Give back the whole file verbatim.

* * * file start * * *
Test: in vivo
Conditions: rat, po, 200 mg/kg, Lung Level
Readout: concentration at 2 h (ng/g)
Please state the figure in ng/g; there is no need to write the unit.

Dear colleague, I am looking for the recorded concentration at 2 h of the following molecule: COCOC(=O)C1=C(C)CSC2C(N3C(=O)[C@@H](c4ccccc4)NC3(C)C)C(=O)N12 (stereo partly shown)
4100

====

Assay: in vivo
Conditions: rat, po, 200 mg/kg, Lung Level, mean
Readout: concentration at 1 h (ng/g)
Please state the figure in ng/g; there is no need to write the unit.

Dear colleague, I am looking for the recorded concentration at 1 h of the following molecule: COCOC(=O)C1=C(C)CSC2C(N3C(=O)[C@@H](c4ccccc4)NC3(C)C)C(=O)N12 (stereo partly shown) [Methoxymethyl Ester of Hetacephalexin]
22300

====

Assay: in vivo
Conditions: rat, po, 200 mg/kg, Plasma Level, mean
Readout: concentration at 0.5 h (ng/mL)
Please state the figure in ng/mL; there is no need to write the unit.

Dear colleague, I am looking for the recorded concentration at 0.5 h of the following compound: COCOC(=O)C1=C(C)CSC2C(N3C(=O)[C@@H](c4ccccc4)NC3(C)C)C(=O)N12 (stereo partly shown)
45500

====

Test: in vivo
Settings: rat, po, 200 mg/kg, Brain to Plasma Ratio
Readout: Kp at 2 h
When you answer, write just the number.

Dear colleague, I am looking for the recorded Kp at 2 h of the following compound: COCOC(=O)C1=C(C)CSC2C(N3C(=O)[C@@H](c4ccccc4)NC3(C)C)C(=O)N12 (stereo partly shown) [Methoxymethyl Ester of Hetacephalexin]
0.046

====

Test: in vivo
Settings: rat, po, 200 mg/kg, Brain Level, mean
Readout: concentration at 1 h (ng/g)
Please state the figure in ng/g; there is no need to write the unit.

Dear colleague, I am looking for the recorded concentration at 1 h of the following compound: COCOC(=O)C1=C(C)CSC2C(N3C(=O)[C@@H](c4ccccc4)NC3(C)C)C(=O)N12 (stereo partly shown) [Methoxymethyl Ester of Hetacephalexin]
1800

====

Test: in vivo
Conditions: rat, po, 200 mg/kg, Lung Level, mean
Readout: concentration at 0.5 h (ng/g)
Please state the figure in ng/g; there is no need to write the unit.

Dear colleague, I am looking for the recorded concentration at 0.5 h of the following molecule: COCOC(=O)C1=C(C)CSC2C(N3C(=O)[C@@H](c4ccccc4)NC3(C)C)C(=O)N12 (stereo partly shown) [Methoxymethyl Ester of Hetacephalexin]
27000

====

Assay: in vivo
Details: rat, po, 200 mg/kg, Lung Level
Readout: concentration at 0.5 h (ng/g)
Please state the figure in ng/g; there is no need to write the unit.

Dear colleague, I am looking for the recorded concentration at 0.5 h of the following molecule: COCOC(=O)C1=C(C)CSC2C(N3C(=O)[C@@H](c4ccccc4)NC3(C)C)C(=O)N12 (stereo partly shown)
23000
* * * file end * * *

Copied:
Test: in vivo
Conditions: rat, po, 200 mg/kg, Lung Level
Readout: concentration at 2 h (ng/g)
Please state the figure in ng/g; there is no need to write the unit.

Dear colleague, I am looking for the recorded concentration at 2 h of the following molecule: COCOC(=O)C1=C(C)CSC2C(N3C(=O)[C@@H](c4ccccc4)NC3(C)C)C(=O)N12 (stereo partly shown)
4100

====

Assay: in vivo
Conditions: rat, po, 200 mg/kg, Lung Level, mean
Readout: concentration at 1 h (ng/g)
Please state the figure in ng/g; there is no need to write the unit.

Dear colleague, I am looking for the recorded concentration at 1 h of the following molecule: COCOC(=O)C1=C(C)CSC2C(N3C(=O)[C@@H](c4ccccc4)NC3(C)C)C(=O)N12 (stereo partly shown) [Methoxymethyl Ester of Hetacephalexin]
22300

====

Assay: in vivo
Conditions: rat, po, 200 mg/kg, Plasma Level, mean
Readout: concentration at 0.5 h (ng/mL)
Please state the figure in ng/mL; there is no need to write the unit.

Dear colleague, I am looking for the recorded concentration at 0.5 h of the following compound: COCOC(=O)C1=C(C)CSC2C(N3C(=O)[C@@H](c4ccccc4)NC3(C)C)C(=O)N12 (stereo partly shown)
45500

====

Test: in vivo
Settings: rat, po, 200 mg/kg, Brain to Plasma Ratio
Readout: Kp at 2 h
When you answer, write just the number.

Dear colleague, I am looking for the recorded Kp at 2 h of the following compound: COCOC(=O)C1=C(C)CSC2C(N3C(=O)[C@@H](c4ccccc4)NC3(C)C)C(=O)N12 (stereo partly shown) [Methoxymethyl Ester of Hetacephalexin]
0.046

====

Test: in vivo
Settings: rat, po, 200 mg/kg, Brain Level, mean
Readout: concentration at 1 h (ng/g)
Please state the figure in ng/g; there is no need to write the unit.

Dear colleague, I am looking for the recorded concentration at 1 h of the following compound: COCOC(=O)C1=C(C)CSC2C(N3C(=O)[C@@H](c4ccccc4)NC3(C)C)C(=O)N12 (stereo partly shown) [Methoxymethyl Ester of Hetacephalexin]
1800

====

Test: in vivo
Conditions: rat, po, 200 mg/kg, Lung Level, mean
Readout: concentration at 0.5 h (ng/g)
Please state the figure in ng/g; there is no need to write the unit.

Dear colleague, I am looking for the recorded concentration at 0.5 h of the following molecule: COCOC(=O)C1=C(C)CSC2C(N3C(=O)[C@@H](c4ccccc4)NC3(C)C)C(=O)N12 (stereo partly shown) [Methoxymethyl Ester of Hetacephalexin]
27000

====

Assay: in vivo
Details: rat, po, 200 mg/kg, Lung Level
Readout: concentration at 0.5 h (ng/g)
Please state the figure in ng/g; there is no need to write the unit.

Dear colleague, I am looking for the recorded concentration at 0.5 h of the following molecule: COCOC(=O)C1=C(C)CSC2C(N3C(=O)[C@@H](c4ccccc4)NC3(C)C)C(=O)N12 (stereo partly shown)
23000